After I returned home from an evening walk as I was unlocking the door, I felt as if I was being watched. The entrance to my apartment was dark as the lights in the lobby were not working. I looked to my left and saw a beautiful large White Barn Owl perched on my window and looking at me. He blinked a couple of times and so did I. For a moment I was slightly taken aback as I had never expected to see a White Barn Owl perched right next to me. As a matter of fact, this is third White Barn Owl that I have spotted in the last two years that too in different places across India.
I like to believe, that an owl is a good omen. The Goddess Lakshmi, the Goddess of Wealth in the Hindu mythology, is known to have a White Barn Owl as her vehicle. As a result, in Bengali households, one never drives away an owl, especially the White Barn Owl, as it symbolizes good fortune and wealth. This is a kind of totem that helps us save and preserve such rare species of birds. According to Bengalis, the White Barn Owl is also considered as a Brahmin (an upper caste amongst the Hindus) and is worshipped as the vahan or the vehicle of Goddess Lakshmi.
I was the happiest to spot this beautiful bird. I tried my best to unlock the door without scaring off the bird and hoped like hell it wouldn’t fly away as I went in to fetch my digital camera, which is always kept handy in my study. I came out of my house and he was still perched in the same spot. I took a picture and captured this beautiful bird’s image. I was tempted to take more pictures, but I did not want to disturb him.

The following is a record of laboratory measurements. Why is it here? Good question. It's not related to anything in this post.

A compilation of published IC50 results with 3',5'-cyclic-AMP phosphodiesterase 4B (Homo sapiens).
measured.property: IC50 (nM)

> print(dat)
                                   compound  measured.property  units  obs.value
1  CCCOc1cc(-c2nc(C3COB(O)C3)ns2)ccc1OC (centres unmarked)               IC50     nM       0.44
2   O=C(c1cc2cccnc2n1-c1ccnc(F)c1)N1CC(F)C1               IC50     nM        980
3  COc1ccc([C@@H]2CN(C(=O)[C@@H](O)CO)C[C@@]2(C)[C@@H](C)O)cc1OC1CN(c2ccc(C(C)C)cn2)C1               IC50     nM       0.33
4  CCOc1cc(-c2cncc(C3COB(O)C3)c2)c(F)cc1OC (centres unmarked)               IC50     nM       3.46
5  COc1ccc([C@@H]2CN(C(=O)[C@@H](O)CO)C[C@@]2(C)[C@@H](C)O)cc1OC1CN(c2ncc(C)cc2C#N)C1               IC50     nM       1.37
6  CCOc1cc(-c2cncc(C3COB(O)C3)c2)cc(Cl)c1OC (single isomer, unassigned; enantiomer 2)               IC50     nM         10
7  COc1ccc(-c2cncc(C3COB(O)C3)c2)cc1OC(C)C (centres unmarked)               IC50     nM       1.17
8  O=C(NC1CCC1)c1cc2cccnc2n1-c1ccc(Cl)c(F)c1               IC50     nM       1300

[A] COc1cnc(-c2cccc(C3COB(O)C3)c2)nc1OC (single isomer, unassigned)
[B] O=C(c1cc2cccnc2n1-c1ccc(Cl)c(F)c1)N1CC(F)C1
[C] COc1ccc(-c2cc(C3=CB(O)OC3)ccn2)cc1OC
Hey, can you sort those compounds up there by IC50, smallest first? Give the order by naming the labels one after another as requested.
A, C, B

Personally I feel that as humans we should be interested in nature, but we should know where to draw the line. If you ever spot a rare animal or bird, and have a camera take one or two good pictures and leave it at that. It is not fair to disturb the animal or bird. Remember, it is us who are exploring in their territory and not the other way round.
During my Sociology class back in college, I still remember the lecture on Totems and Totemism. Most tribal communities are known to have a totem, like a plant, an animal, a bird or something that they all can identify with as a clan or tribe on the basis of their totem. According to Wikipedia, “The totem is usually an animal or other naturalistic figure that spiritually represents a group of related people such as a clan.”
Believe it or not, usually such plants/ animals/ birds are endangered species, which the tribals (who are closest to nature, than the urban populace), mark it as a totem and worship it. In that process, harming or killing the plant/ animal/ bird is considered sacrilege. For example, the Black Buck in Rajasthan is a protected species by the villagers and tribals as a totem. Similarly, by making the White Barn Owl a symbol of good luck we signify it as a totem.
A few days back I had read in the newspaper that a certain group of people sacrificed white barn owls to please the gods to obtain more wealth. This is blind faith and highly unpardonable. We must understand that the White Barn Owl is by far one of the rarest species of birds and needs to be protected.
So the next time you the majestic White Barn Owl, know that good luck is just round the corner and make sure not to harm this beautiful create of God.